You make the point that such a simplistic analysis ignores the fact that decreasing the price could theoretically boost GDP. (As I just said, it also might not.) Well, sure. The simplistic analyses by politicians often ignore a lot of relevant factors. As someone noted upthread, these analyses ignore the fact that the extra $5000 might be spent on other goods. (True, and they might not be.) Also, a loss of jobs is a ultimately a good thing for consumers as a whole in the unhampered market economy, because it means that a business that is not efficiently utilizing its resources to satisfy consumer needs is surrendering its resources to other lines of production that will satisfy consumers. A politician obsessed with keeping today’s job numbers up will not accept this argument, and will ignore the benefits of job loss for the consumers at large, just as a politician obsessed with boosting GDP at all costs may pass laws to protect people who serve no purpose, and in so doing will ignore the benefits that would accrue from leaving the market alone.

    The flaw here, once again, is not that all these activities don’t really boost the economy. They do, so it’s correct that GDP includes them. The problem is that the accident itself destroys valuable assets, thus making us poorer. That capital loss ought properly to be reflected in the GDP. That it isn’t is a flaw in calculation. But that’s where the loss is, not in what we do to recover from it. The same applies to the feared Martian (or Japanese) invasion: the prospect of invasion itself is a giant loss; what we do to prevent or mitigate it is valuable economic activity, and properly belongs in GDP. Now we can see why simply making up an invasion that we know isn’t really coming wouldn’t be the same. If there’s no danger of invasion then the work done to prevent one is useless, and ought not to be counted.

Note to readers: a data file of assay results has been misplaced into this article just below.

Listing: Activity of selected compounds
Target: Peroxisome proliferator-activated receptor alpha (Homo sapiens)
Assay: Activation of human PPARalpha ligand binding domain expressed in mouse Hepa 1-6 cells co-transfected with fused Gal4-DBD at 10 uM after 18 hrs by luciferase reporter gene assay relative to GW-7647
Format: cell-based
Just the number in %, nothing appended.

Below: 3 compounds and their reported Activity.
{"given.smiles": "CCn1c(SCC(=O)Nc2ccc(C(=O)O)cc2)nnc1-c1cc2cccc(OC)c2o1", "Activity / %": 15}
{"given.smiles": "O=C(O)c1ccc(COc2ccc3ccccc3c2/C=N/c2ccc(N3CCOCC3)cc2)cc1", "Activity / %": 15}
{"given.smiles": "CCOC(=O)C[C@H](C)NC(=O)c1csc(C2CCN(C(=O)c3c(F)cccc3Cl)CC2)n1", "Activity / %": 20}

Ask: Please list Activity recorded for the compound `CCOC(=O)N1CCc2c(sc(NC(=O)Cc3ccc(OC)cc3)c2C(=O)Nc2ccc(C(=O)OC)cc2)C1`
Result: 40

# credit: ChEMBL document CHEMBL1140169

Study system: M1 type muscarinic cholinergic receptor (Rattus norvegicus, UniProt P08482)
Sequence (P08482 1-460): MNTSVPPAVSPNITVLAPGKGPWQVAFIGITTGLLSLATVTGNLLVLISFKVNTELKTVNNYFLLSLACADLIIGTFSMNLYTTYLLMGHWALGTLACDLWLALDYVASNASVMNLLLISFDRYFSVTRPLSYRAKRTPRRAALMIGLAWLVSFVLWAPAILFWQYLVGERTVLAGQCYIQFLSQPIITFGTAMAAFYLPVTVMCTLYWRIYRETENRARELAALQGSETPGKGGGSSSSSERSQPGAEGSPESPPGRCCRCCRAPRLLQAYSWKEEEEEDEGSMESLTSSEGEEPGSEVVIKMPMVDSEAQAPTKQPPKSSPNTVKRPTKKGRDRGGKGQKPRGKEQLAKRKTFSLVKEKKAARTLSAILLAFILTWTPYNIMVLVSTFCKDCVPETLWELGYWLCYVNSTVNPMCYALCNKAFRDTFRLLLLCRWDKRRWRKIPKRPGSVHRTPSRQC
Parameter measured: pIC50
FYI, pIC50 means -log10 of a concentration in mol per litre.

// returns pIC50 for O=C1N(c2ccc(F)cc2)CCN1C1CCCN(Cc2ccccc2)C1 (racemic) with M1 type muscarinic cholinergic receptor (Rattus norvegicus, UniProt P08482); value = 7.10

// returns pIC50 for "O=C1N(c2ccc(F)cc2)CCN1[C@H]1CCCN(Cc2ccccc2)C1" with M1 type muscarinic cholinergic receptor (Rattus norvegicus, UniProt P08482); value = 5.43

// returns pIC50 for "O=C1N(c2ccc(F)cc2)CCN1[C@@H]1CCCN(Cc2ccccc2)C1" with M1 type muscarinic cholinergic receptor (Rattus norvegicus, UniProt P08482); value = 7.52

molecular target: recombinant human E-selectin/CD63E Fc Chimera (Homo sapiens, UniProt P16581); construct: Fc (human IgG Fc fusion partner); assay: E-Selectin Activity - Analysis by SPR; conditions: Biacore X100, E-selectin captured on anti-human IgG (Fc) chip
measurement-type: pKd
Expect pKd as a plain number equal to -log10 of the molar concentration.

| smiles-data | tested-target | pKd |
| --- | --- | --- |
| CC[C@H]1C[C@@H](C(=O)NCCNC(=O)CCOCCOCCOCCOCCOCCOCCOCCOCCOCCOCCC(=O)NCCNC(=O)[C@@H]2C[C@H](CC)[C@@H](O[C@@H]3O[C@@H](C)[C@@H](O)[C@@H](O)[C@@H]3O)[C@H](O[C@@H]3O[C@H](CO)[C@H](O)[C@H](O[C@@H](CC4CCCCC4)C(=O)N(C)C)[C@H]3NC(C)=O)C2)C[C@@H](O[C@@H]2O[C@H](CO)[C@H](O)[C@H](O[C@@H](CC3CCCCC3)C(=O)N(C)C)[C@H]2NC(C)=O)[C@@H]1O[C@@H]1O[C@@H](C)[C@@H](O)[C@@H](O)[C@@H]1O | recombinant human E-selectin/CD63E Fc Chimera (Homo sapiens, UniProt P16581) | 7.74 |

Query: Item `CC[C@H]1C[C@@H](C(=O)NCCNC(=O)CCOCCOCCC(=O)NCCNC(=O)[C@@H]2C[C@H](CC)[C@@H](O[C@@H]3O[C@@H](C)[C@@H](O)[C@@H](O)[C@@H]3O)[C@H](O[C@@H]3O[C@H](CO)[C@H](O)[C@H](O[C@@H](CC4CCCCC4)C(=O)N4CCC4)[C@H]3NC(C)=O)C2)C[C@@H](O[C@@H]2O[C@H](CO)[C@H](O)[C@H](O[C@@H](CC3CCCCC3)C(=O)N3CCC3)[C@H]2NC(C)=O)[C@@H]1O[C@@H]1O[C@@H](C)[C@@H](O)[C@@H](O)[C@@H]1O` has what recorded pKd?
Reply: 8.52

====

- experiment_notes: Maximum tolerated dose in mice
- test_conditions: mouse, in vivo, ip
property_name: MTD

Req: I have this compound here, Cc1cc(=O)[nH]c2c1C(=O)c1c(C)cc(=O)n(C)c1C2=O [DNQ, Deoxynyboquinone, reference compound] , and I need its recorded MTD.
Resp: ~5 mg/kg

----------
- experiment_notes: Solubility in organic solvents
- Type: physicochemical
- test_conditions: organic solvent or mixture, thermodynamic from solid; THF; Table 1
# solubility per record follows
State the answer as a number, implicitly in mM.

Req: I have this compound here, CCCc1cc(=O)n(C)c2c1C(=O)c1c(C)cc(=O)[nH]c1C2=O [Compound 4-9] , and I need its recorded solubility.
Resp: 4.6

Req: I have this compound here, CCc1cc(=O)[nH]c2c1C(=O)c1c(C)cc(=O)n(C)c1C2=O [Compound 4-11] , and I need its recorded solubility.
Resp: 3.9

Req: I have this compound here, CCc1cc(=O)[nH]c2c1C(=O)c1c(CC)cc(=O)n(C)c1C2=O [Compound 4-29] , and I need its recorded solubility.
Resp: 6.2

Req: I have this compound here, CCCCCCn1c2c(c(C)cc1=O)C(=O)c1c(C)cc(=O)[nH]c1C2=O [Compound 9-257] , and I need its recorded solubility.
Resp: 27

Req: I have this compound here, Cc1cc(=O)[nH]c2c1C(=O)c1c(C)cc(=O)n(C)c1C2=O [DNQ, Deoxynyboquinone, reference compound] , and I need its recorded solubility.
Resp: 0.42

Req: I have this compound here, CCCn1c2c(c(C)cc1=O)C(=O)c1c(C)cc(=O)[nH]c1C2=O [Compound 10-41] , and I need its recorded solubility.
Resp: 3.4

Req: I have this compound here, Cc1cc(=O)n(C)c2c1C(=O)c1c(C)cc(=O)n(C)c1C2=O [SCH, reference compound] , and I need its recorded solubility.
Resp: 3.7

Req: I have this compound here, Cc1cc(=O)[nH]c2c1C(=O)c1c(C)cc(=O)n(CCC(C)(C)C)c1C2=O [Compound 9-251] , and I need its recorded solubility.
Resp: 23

I don’t think I’ve been as clear as I should in this last paragraph. Please let me know if you get my point.

    I think I do, and I don’t see where we are disagreeing. My point is that a fealty to GDP above all else leads economists (even Nobel Prize winners!) to make imbecilic statements about how making up an invasion that we know isn’t really coming would be a good thing, when it is easy to see it would be a waste. I don’t see a “flaw” in my analysis and I think that here we are entirely in agreement.

    Patterico (9c670f)

  42. How convenient for the government to forget what the concept of waste means. But I’ll tell you this for certain – those in power still know how to improve their personal lifestyles. There will be no wastage there.

    Amphipolis (e01538)

  43. This is more or less what I was getting at. Let’s suppose you have a year in which your salary doubles, but your uninsured house burns down. At the end of the year you are undoubtedly worse off than you were at the beginning, and yet the income increase is real. What happens to GDP in the case of an accident or an invasion (or merely a scare) is like that.

    Yes, but what’s worse is that Krugman thinks the homeowner would be better off. Read this again: